Weber was called out for his association with Bitcoin by Business Insider when an investigation by Hunter Walker and Rob Vile concluded that he is one of the only known people to be conclusively linked to Bitcoin pre-launch.
The accusations were raised because Weber is the person believed to have provided Nakamoto with the anonymous email domain and hosting site used to launch the cryptocurrency and also has a background and expertise in anonymous virtual payment systems.
Weber has never responded to these accusations.
Dai was a member of Cypherpunk – a group in the 1990s that advocated the use of crypotgraphy. His name is thrown around a few times as a possible candidate for Satoshi, mainly because of his own B-money proposal, which was released in 1998. It’s a similar idea to Bitcoin and many believe it was a precursor for what we have now.
The idea that he was Nakamoto was again debunked by email correspondence between the Bitcoin creator and Dai.
Szabo is long believed to be the real Satoshi Nakamoto since a group of researchers from Aston University analyzed the Bitcoin White Paper. Prior to that he was also outed by another researcher for the same linguistic similarities.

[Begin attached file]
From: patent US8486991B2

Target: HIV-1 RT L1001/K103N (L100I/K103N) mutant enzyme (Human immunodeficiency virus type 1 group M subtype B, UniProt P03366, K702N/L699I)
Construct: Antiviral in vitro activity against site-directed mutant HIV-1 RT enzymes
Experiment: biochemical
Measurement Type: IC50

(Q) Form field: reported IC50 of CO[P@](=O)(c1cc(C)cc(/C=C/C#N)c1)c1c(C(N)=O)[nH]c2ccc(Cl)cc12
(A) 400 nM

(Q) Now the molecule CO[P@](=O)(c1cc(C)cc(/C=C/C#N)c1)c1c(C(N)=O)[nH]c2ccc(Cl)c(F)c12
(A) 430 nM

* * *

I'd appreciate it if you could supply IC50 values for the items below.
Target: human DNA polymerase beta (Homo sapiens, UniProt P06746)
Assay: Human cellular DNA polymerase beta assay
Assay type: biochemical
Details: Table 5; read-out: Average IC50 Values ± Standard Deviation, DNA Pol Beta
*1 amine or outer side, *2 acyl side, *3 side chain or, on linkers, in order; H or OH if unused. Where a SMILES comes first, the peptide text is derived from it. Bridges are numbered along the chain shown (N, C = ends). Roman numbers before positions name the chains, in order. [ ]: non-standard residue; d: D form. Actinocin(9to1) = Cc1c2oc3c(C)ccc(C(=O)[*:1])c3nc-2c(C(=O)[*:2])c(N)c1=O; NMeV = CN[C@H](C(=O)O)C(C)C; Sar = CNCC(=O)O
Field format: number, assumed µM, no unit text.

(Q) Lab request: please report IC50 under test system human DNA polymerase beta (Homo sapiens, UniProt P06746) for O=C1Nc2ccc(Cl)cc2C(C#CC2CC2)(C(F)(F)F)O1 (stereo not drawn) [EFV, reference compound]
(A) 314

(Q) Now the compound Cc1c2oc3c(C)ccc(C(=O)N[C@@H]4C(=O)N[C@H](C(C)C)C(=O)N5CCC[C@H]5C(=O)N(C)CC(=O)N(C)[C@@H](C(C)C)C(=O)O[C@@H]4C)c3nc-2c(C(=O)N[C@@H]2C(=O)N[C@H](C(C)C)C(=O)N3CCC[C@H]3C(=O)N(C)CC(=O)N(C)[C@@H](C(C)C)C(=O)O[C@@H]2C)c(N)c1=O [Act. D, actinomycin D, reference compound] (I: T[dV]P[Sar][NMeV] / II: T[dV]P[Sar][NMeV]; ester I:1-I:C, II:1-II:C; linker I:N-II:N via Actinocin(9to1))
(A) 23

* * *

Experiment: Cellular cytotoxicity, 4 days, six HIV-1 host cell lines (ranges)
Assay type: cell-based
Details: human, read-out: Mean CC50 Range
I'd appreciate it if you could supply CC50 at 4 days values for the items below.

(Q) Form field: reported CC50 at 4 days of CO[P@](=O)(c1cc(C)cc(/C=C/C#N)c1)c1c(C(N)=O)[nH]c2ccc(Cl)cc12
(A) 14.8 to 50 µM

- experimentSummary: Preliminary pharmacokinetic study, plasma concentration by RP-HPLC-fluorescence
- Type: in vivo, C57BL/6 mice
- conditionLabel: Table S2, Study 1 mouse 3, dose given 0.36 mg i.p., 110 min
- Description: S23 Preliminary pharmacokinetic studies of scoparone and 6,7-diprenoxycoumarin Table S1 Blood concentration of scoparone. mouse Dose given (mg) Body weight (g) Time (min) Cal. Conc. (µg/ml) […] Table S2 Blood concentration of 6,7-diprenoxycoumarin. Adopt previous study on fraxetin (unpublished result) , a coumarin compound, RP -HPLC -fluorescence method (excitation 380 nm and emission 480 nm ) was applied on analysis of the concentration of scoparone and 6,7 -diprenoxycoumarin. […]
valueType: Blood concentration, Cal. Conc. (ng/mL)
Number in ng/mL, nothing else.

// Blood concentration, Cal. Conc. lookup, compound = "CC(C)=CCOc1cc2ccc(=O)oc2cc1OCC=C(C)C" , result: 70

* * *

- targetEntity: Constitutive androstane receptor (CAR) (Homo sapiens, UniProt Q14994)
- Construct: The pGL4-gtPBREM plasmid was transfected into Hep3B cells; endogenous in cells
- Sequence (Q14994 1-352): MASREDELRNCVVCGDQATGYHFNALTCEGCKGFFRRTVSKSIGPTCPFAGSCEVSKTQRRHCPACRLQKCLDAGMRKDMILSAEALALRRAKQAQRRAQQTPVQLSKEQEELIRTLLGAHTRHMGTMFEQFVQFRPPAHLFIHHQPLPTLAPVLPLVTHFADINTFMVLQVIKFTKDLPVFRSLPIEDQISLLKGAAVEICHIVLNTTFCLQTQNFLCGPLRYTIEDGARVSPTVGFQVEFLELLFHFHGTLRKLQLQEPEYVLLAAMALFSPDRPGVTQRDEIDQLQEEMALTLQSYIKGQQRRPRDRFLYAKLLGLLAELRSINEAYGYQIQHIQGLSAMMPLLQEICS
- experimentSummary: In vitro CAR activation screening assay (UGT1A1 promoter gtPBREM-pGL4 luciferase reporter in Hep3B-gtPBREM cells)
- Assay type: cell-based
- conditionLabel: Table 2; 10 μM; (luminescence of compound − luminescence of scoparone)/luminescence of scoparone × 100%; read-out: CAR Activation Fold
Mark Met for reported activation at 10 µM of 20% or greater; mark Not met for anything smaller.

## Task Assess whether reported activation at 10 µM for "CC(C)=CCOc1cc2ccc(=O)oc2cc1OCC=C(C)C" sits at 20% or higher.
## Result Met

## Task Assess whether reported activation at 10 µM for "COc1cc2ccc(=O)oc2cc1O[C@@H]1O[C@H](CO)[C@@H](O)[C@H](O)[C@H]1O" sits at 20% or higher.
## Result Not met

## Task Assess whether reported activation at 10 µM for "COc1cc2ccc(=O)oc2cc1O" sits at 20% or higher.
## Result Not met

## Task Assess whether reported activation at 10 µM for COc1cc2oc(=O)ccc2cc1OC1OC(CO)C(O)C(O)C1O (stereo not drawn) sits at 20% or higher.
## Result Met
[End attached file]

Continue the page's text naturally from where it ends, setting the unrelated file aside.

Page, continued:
Aston University in Birmingham, UK, had 40 students analyze the paper against 11 possible candidates. They concluded it was Szabo’s work because of distinctive linguistic traits appearing in the Bitcoin paper and throughout Szabo’s other writing, as well as it being written in Latex, an open-source document preparation system that Szabo used for all of his other publications.
This was further backed up by the fact that Szabo had created a digital currency called bit gold as well, which bears striking similarities to early Bitcoin ideas. Despite this, Szabo maintains that he is not Satoshi Nakamoto.
This is what Nick Szabo wrote when I asked him about Satoshi in 2011: pic.twitter.com/UZBf6nA2NC
— Adrian Chen (@AdrianChen) December 2, 2013
Emails published by Wei Dai also proclaim that Szabo couldn’t be Nakamoto because Satoshi was unaware of bit gold and Szabo until Dai mentioned it to him.
So, despite countless investigations and analysis, nobody has managed to find out the truth behind the Bitcoin creator’s identity just yet.
What we do know is that until he or she published the Bitcoin protocol in 2008, they were virtually unheard of despite among a close-knit group of online ‘colleagues’ who seemingly didn’t know the person’s identity either.
Nakamoto left the world of Bitcoin, as far as we know, in 2011 and said he had moved on knowing it was in capable hands.
It’s unclear at this stage whether Wright will turn out to be another name to add to this list when the next accusation arises or whether he is the real deal.